Antiretroviral therapy (ART) is known for its side effects. In this paper, we describe ART side effects as experienced by Chinese HIV+ individuals. This study presents two stages of a research project, combining qualitative in-depth interviews (29 HIV+ participants) with quantitative statistical data analysis (N = 120). All data was collected between July 2005 to March 2008 at Beijing's Ditan Hospital. Consent was obtained from each participant for the qualitative interview and again for the quantitative survey. During in-depth interviews, Chinese HIV+ patients reported experiencing digestive discomfort, skin rashes, numbness, memory loss, nightmares, and dizziness, which not only brought them physical discomfort, but also interrupted different dimensions of their social lives. Furthermore, multiple regression analyses revealed that those who reported more severe side effects also experienced greater depressive mood after controlling for other clinical and psychosocial factors. ART side effects are one of the primary reasons causing HIV+ individuals to delay or stop taking life-saving medication; therefore, clinical interventions are critically needed to assist HIV+ individuals in managing ART side effects. ART side effects reinforced existing negative attitudes toward ART and lead to lower ART adherence. Future research should focus on developing culturally sensitive interventions to enhance HIV+ selfmanagement, to alleviate physical and psychological burden from ART and HIV.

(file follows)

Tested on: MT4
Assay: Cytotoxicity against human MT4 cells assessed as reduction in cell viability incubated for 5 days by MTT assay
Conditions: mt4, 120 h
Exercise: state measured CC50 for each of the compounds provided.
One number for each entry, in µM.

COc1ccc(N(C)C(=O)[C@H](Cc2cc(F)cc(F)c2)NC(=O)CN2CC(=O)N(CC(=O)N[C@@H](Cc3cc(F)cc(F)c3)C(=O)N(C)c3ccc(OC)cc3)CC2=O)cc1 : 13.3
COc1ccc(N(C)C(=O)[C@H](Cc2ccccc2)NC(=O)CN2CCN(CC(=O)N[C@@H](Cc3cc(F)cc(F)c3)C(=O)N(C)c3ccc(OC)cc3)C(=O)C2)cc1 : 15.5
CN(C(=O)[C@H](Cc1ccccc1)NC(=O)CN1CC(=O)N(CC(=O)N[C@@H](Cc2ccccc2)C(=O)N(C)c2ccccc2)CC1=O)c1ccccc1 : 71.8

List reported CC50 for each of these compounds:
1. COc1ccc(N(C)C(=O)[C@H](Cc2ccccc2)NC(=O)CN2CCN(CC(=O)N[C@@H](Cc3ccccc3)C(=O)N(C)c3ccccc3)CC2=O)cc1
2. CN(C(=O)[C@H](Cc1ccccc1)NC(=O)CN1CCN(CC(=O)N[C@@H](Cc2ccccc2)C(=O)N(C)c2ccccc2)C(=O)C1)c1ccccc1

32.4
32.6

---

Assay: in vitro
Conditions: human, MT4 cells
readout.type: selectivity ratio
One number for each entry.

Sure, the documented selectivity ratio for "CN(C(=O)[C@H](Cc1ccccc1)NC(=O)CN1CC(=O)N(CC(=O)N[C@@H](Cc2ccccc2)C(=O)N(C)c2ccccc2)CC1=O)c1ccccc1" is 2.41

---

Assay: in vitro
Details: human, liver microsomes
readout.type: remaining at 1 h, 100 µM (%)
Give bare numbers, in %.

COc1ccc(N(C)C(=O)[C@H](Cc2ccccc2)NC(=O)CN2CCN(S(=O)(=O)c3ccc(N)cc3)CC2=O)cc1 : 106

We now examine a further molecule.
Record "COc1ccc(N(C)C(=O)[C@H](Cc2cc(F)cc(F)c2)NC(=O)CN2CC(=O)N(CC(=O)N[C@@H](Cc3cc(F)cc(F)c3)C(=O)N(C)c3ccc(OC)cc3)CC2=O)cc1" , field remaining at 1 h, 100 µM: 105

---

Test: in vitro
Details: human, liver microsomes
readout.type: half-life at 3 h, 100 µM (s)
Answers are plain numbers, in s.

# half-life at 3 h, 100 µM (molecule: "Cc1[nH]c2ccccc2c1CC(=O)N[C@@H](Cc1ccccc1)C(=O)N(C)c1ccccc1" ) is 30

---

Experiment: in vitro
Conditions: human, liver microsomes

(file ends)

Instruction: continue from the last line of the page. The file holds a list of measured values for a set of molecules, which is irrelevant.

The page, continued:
Chen, Wei-Ti; Shiu, Cheng-Shi; Yang, Joyce; Simoni, Jane M.; Fredriksen-Goldsen, Karen; Lee, Tony Szu-Hsien; and Zhao, Hongxin, "Antiretroviral Therapy (ART) Side Effect Impacted on Quality of Life, and Depressive Symptomatology: A Mixed-Method Study" (2013). Psychology. 75.